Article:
Opera, which of course originated in Italy, caught on from country to country in its own time and in its own way. French, German, and Italian opera are all different in many ways and these differences reflect the national trends and tastes of their countries. American opera has struggled against its European roots to find a style of its own. Originally brought to America through tours presenting traditional European operas, to the vaudeville interpretation, and the simultaneous development of jazz, blues, and musical theater, opera in America has searched for its own identity.
As we celebrate the Fourth of July, here is a brief celebration of operas that make me proud to be an American.
Scott Joplin, the extremely popular African-American composer of ragtime, wrote an opera reflecting the experience of black America. The style of his composition reflects other genres developing in the United states such as syncopated dance, barbershop quarter, gospel hymns and, of course, ragtime. In a 1986 production by Houston Grand Opera, here's the opera's final scene.
This might spark debate because this piece walks the thin line between musical theater, operetta, and opera. There is no mistaking the overtly operatic nature of the vocal writing by Jerome Kern. Yes, it contains dialogue but musically speaking it is a great example of American musical trends. Look to the famous recording featuring Jerry Hadley and Frederica von Stade as an example. And what bass hasn't broken out "Ol' Man River" from time to time? Here's Paul Robeson performing this classic tune.
3. Porgy and Bess
Again, this particular work sparks controversy over how it should be classified but Gershwin really hit the mark with a brilliant combination of classical training, fused with jazz, blue, gospel, and a story that reflects life on Catfish Row. Again, there is spoken dialogue, but it is the author's belief that "Summertime" and "My Man's Gone Now" are two of the most beautiful and challenging arias in the soprano repertoire. Listen to the iconic Leontyne Price as she sings "Summertime."
4. The Tender Land
Aaron Copland and his contemporaries set out to find a truly unique style of American classical composition. While some of his other works such as his ballet Rodeo and instrumental suite Appalachian Spring are his greatest achievements, this sweet opera about rural America and the dreams of youth, simply sounds like a piece of the heartland. "Laurie's Song" is so simple yet speaks volumes about this composer's commitment to finding Americana through music. Although the photo in this video has nothing to do with the musical performance, here's a wonderful rendition of "Laurie's Song" by Dawn Upshaw.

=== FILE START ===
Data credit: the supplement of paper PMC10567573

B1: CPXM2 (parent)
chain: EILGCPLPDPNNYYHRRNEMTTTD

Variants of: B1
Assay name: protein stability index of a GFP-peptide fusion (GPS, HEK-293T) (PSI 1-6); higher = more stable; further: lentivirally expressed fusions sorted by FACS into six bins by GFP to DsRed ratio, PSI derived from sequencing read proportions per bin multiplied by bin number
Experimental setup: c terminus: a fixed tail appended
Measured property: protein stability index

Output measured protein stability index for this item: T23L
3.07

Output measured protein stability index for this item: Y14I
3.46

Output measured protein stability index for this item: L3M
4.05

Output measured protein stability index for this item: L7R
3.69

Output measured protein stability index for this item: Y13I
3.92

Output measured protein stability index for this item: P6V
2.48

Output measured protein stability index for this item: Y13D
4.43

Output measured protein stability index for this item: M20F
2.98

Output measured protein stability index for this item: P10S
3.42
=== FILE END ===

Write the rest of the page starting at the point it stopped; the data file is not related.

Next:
5. The Ballad of Baby Doe
The story of life in a Colorado mining town reflects the best of the west and captures the intriguing story of a period in American history. Douglas Moore truly reflects life in the Colorado Rockies through is clever use of large ensembles and the stunning melodies created for his leading lady. Here's a perfect example: Beverly Sills singing "Dearest Mama."
Samuel Barber's tale, while set in "a northern country," possesses music of such great originality and beauty that it earns its spot on the list in spite of the origin of its story. In Barber you can hear such refinement of harmonic color, his music is almost cinematic in nature. He also blatantly uses jazz/blues influence to create his melodies. "Music the Winter Come So Soon?" has such a wonderfully bluesy quality to it. Ella could have sung it in a club. In a production by L'Opera de Monte Carlo, here's Dame Kiri Te Kanawa in the opera's first act.
Carlisle Floyd's homage to life in Appalachia draws directly on the folk songs of the region giving us a distinct flavor of life along the Appalachian Trail. "The Trees on the Mountains," based on a folk song is clearly something Susannah's mother sang to her and she finds great comfort in it. The entire work is loaded with folksy elements giving it a quality unlike any other American piece. Have a listen as Cheryl Studer sings "The Trees on the Mountain."
8. Little Women
Mark Adamo's work finds itself at the forefront of a resurgence in interest in commissioning operas by American Composers. After a long period of very challenging compositions by American composers seeking to find new ways of organizing music, this piece represents a simplification of tonality to help tell the tale. Commissioned by Houston Grand Opera for the Opera Studio, this piece has established a firm place among American operas. Here's American mezzo Joyce DiDonato as Meg.
9. Mourning Becomes Electra
Martin David Levy's opera will open Florida Grand Opera's main stage season in 2013-14. This piece, which was first performed at the Met, has seen several adaptations. The composition is challenging both musically and dramatically and represents a true musical drama. It will be an extraordinary evening in the theater. Enjoy a taste as Sherill Milnes sings "To Weak to Kill the Man I Hate."
10. Moby Dick
In many ways, Jake Heggie's piece reflects where we currently are as an opera audience and our interest and tolerance for opera by American Composers. Jake Heggie's music always remains very accessible to us and seems to represent the new generations of composers who are no longer seeking to push tonality but rather embrace the need for aesthetic beauty and melody. See below as American tenor Stephen Costello, part of this opera's premiere cast, sings Greenhorn's aria.
Far from comprehensive, this list is offered in a non-specific order, reflecting the views, likes, and tastes of the author. What are some of your favorite American operas?
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